Before we get to the main topic, I'd like to share one of the few video clips we had on the laptop in Spain. It's not really great when you are about to get on a plane, but it's humorous anyhow. Here's the SNL take on JetBlue Flight 292, which successfully landed after a twisted landing gear was stuck and after passengers were able to watch news channels showing the plane in peril.
For the real story, including a link at the bottom to video of the actual landing, see:
Back to the task at hand:
What We Missed From Home
What We'll Miss From Europe
- Our friends. This is obvious but gets to be very important the longer we are gone.
- Central air conditioning. This might be just making a virtue out of a necessity in hot, muggy Durham, but parts of Europe get hot also, especially public transit.
- Cheap gas. Even at $2.50 a gallon, it was a bargain compared to around $6 a gallon in Spain, which has cheap gas relative to the rest of Europe
- Cheap English language newspapers. Getting a newspaper every day for 5 weeks would have cost me more than my 52 week subscription at home
- Cherry Coke and Dr. Pepper- they just don't have them anywhere I looked in Europe.
- Free Refills on soda and free water
- Easily findable public restrooms and water fountains (although Rome was unusually good about about decorative and potable water fountains)
- Posted and usually long operating hours on businesses
- An airport, RDU, that's big enough to have many destinations but small enough to forego the need for huge walks and tram rides to get around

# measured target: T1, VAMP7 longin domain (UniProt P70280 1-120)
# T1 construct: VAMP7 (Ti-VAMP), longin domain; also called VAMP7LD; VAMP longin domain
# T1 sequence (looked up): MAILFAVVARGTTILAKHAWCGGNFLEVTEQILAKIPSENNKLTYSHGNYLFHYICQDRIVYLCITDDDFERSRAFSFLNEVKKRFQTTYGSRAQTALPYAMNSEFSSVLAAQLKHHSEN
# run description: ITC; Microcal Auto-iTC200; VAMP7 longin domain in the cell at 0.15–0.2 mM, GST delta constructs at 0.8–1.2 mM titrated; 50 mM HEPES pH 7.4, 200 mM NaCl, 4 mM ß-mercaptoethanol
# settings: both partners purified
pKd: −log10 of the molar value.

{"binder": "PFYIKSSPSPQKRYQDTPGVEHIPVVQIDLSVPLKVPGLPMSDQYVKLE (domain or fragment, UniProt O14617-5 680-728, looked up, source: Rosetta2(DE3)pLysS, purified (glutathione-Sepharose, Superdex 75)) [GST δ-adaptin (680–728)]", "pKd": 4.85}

- Cheap prepaid phones and plans. $20 at Target buys you a phone and
- $20 more buys you 200 minutes for a month, with coast to coast roaming (with Virgin Mobile). $50 buys you unlimited domestic calling. I couldn't find anywhere as good a deal in Europe, and it would be a high cost for people to call me. It was cheaper to call America 3000 miles away than to call a cell phone 1 mile away.
- Internet everywhere, usually easy and free. I changed the oil today and even the mechanic had two free computers and free wifi, along with free restrooms and water.
- Hulu.com and youtube.com/videos, which are restricted to the US. (What's that first W in www?)
- Pharmacies with more than just medicines. They're everywhere, but they won't sell you a Coke or a snack
- Pay at the pump gas stations most everywhere. Having to guess at how much gas you will use, then paying, pumping, and getting a refund because you guessed wrong is awkward, especially in another language and in Liters.
- Quick, no signature credit card payments on small items (my $1.50 Target snack bar popcorn was completely paid for by the time the server got the popcorn). This means carrying less cash and less fooling around with coins. Plus Schwab Visa will give me 1.5 cents for using for my card.
- Having the reverse gear in a predictable place on a manual transmission car. I eventually learned the Renault way in Spain, so I almost shifted into reverse on I-85 in Durham because I was accustomed to that spot being sixth gear on the Renault.
What We'll Miss From Europe
- Small easily, walkable city feel in Albano and Genova
- Gorgeous, huge, temperate beach walking distance away
- A wide variety of olives
- Cheap fresh pastries
- The sounds of kids playing in the courtyard and pool
- Having friends and family next to us in the apartment
- Fresh baguettes a few minutes walk away
- The ability to quickly hope on a bus or metro
- A huge walkable and explorable city
- A view from of the back window of the Seine and peaceful Lavacourt and the church out the front window
- Fanta Citron
- Constantly seeing new sites everywhere
- Dry heat. You can exit the shower without' getting instantly soaked by the humidity. I took a walk Tuesday night at 79 degrees, and I still was soaked at the end.